Jacob Sullum
How many Peruvians does it take to kill a baby? About four, apparently, if they have a fighter jet and the help of a U.S. surveillance plane. If you think that's a sick joke, you're right. But the joke is on us. No matter how hard U.S. officials try to obscure the fact, the Peruvian A-37 that shot down a single-engine plane carrying two missionaries and their children was doing America's bidding. That's not to say that our government wanted to kill Veronica Bowers or her 7-month-old daughter. Indeed, tapes of the incident are said to show that the American surveillance team repeatedly warned the Peruvian Air Force that the plane it was preparing to attack might not be carrying drug smugglers. The Peruvians presumably were not gunning for missionaries either. They simply acted precipitously, based on incomplete and erroneous information, and innocent civilians died as a result. That sort of thing happens in war. Still, there's no denying that this war is directed by the United States, which supports ruthless action against drug traffickers and should not be surprised when its allies get reckless. The killing of Bowers and her daughter was not intended, but something like it was perfectly foreseeable. There was a time when the U.S. government actually opposed firing on civilian aircraft. Federal law, in compliance with international agreements, prohibited attempts to damage or destroy civil aircraft in flight; it also made assisting such attempts a crime. That provision became a problem in 1994, when Peru and Colombia announced that they would start shooting down planes suspected of carrying drugs. To preserve U.S. cooperation with those countries, the Clinton administration backed legislation shielding federal employees from criminal prosecution and civil liability for participating in drug interdiction efforts that included attacks on civilian aircraft. Opponents of the legislation warned that it invited just the sort of incident over which U.S. officials are now wringing their hands. "In a deadly game of chance," said former Sen. Nancy Kassebaum, R-Kan., "this legislation lets the United States help foreign governments shoot down civilian planes based on little more than an educated guess." Former Sen. Malcolm Wallop, R-Wyo., said "abandoning our unconditional opposition to shooting down civil aircraft sends a very bad message ... By passing this law, we will encourage Colombia and Peru to become more aggressive in implementing their shootdown policies. Accidents happen all too often without American encouragement." But it is not just the possibility of "accidents" that makes Peru's shoot-down policy barbaric. It's also the judgment that people who supply Americans with cocaine (assuming they can be accurately identified from a distance) ought to be summarily executed. Witnesses report that after shooting down the missionaries' plane, the Peruvian Air Force strafed the survivors -- Veronica Bowers' husband, James; their 6-year-old son, Cory; and the wounded pilot, Kevin Donaldson -- as they struggled to stay afloat in the Amazon River amid flaming wreckage. Would that kind of treatment be OK if it turned out the plane really was carrying cocaine? Before you answer, consider that drug traffickers merely facilitate what the government is trying to prevent. If the people who actually use drugs deserve only light punishment, it's difficult to understand why the people who assist them deserve to die. Without the demand generated by those who like to snort or smoke the stuff, no one would be flying cocaine through Peruvian air space. But as long as people want to use cocaine, there will be people to supply them with it. Interdiction can push cocaine production from one country to another -- from Peru to Colombia, for example -- and it can pressure traffickers to change their smuggling routes and methods. But because there are so many places where coca can be grown and so many ways of getting cocaine to American consumers, interdiction will never have a lasting impact on supply. Even over the short term, interdiction is unlikely to have a measurable effect on the retail price of cocaine. As the drug policy scholar Peter Reuter has been pointing out for years, cocaine's value before it gets to this country is a small fraction of its ultimate price, so the cost of replacing seized cocaine isn't noticeable once it trickles down to consumers. Thus it's hard to see what even the drug warriors gained because of U.S. support for Peru's brutal tactics. On the other hand, it's clear what the Bowers family lost.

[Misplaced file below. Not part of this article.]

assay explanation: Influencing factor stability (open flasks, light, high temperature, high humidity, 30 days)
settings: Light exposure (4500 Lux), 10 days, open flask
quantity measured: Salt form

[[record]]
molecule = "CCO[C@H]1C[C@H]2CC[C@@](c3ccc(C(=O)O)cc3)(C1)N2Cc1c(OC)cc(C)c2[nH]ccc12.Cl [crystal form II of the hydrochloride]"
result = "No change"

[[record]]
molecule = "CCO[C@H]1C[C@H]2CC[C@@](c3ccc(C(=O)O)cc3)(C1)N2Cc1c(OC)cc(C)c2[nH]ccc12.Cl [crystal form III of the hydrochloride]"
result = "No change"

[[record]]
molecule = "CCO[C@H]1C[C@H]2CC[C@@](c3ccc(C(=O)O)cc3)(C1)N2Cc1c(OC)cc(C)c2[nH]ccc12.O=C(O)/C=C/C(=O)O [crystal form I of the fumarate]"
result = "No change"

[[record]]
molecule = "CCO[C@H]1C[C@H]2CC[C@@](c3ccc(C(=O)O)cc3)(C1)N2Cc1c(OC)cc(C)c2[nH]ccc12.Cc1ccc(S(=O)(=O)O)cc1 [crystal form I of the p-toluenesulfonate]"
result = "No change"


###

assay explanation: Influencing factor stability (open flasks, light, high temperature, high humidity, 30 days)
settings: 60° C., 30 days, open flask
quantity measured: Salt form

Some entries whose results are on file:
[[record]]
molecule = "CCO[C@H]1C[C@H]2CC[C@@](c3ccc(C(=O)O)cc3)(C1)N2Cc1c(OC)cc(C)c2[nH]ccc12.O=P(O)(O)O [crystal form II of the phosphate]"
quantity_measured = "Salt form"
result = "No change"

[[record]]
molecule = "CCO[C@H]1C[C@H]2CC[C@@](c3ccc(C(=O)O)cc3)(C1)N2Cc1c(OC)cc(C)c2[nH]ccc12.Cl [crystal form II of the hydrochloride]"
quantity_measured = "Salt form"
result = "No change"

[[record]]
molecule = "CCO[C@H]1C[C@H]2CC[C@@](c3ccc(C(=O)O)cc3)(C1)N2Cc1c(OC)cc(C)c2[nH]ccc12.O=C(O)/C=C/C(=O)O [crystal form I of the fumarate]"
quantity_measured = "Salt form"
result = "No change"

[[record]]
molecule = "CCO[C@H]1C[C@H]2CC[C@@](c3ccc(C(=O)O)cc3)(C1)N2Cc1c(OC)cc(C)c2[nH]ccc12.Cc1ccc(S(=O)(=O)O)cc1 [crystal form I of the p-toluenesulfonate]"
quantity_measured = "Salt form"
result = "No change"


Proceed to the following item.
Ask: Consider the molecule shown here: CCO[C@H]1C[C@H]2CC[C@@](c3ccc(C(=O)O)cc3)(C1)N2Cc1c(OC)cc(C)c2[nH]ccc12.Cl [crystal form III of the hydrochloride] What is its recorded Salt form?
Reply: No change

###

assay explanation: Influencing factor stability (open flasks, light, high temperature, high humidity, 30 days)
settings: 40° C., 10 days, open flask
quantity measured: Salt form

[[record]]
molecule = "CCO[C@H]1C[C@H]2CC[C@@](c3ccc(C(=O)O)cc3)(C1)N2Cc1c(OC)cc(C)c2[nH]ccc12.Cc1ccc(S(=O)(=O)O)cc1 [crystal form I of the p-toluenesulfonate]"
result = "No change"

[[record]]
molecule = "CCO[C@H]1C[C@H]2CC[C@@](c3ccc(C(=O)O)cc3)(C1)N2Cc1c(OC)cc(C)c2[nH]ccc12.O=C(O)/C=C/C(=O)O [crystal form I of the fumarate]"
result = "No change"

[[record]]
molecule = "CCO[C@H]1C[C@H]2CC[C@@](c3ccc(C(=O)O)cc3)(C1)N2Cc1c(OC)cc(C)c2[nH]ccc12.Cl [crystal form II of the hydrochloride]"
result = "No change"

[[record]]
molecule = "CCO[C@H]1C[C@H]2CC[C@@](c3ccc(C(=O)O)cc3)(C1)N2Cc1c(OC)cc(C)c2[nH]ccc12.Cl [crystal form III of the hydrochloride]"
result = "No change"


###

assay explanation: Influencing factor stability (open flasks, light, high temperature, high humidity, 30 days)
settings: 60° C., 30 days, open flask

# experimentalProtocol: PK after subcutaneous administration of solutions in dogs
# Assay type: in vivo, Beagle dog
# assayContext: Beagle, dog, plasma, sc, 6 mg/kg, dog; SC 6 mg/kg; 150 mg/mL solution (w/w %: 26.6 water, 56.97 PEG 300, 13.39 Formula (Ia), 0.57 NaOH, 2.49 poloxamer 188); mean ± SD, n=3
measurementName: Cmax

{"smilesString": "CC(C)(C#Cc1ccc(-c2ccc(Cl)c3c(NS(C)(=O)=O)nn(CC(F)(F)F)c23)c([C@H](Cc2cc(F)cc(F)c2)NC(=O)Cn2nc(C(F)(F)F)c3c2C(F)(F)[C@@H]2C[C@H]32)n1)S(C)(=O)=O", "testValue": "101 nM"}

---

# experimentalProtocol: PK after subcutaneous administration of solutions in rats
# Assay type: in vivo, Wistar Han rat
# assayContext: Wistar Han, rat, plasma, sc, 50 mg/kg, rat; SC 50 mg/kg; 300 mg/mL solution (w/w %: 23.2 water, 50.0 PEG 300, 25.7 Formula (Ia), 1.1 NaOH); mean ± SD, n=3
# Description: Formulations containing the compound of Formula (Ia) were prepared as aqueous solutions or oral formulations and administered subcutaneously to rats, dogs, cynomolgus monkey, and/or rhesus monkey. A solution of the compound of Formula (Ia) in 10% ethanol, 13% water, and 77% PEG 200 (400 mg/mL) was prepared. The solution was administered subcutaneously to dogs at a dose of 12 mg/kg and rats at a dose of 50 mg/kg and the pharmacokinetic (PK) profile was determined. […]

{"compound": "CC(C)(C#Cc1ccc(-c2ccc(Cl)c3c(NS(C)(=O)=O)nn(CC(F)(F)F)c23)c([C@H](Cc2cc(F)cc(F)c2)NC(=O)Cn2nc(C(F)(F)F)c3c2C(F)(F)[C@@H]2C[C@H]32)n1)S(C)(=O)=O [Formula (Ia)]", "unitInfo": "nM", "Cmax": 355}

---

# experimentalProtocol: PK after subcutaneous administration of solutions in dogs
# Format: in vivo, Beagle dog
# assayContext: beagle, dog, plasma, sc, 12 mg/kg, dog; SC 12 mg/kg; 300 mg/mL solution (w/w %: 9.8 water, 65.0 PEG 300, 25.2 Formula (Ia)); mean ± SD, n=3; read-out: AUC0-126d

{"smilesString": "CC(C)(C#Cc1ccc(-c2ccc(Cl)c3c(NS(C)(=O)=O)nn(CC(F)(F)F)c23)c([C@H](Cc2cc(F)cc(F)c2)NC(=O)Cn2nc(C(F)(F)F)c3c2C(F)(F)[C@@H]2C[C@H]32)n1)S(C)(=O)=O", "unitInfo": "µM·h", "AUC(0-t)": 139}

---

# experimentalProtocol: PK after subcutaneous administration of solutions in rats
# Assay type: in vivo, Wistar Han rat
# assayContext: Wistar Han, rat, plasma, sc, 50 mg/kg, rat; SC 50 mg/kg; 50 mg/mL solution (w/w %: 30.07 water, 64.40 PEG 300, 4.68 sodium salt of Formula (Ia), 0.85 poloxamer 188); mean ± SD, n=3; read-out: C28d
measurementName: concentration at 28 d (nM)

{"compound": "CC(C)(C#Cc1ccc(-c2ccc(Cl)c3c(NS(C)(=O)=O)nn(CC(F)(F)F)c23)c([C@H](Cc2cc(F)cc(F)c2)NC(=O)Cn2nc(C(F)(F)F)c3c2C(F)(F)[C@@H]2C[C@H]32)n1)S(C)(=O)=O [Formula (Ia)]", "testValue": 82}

Jacob Sullum

Jacob Sullum is a senior editor at Reason magazine and a contributing columnist on Townhall.com.
 
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